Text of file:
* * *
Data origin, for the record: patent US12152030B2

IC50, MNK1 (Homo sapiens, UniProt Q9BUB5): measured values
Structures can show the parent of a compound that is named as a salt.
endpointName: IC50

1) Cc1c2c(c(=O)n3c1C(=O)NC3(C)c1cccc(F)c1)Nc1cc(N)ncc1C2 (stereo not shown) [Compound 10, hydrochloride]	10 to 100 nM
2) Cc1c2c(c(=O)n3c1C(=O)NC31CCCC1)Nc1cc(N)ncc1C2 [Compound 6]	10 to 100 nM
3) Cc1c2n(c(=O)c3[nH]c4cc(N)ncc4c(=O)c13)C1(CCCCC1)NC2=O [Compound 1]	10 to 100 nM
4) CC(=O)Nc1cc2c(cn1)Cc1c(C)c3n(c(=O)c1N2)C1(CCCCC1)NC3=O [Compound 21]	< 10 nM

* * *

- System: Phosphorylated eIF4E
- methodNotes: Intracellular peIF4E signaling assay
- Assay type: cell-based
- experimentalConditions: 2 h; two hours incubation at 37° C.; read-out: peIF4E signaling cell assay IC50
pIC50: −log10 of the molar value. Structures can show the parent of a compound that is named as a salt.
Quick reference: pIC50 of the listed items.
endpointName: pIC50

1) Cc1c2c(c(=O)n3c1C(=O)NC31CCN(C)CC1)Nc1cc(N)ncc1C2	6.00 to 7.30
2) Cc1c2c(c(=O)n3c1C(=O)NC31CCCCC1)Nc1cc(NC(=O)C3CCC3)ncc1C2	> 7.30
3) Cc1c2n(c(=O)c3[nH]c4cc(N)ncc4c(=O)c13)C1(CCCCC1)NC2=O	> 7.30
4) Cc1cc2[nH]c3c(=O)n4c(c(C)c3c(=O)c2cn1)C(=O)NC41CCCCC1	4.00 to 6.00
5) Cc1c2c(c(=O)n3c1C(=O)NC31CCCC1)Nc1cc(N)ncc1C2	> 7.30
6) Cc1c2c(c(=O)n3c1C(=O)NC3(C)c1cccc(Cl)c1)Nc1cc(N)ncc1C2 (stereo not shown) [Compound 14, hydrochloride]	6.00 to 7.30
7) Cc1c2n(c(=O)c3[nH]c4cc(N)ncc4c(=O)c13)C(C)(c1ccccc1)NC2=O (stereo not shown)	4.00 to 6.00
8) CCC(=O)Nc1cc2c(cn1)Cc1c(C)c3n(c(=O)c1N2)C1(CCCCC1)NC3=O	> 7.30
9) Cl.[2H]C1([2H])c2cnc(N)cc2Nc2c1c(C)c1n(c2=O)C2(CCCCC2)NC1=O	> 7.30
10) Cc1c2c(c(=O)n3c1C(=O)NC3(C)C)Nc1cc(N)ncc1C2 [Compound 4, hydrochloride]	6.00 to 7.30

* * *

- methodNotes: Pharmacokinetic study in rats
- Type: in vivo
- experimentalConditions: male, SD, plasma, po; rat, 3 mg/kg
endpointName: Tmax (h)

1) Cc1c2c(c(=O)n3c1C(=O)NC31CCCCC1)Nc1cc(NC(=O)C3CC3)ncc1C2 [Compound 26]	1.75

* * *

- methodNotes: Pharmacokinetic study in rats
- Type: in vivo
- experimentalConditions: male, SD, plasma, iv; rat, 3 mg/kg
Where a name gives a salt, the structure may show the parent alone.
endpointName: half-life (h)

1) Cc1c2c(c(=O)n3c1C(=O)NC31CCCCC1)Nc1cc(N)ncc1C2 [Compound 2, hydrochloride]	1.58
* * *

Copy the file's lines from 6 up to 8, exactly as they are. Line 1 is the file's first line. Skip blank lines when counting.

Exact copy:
2) Cc1c2c(c(=O)n3c1C(=O)NC31CCCC1)Nc1cc(N)ncc1C2 [Compound 6]	10 to 100 nM
3) Cc1c2n(c(=O)c3[nH]c4cc(N)ncc4c(=O)c13)C1(CCCCC1)NC2=O [Compound 1]	10 to 100 nM
4) CC(=O)Nc1cc2c(cn1)Cc1c(C)c3n(c(=O)c1N2)C1(CCCCC1)NC3=O [Compound 21]	< 10 nM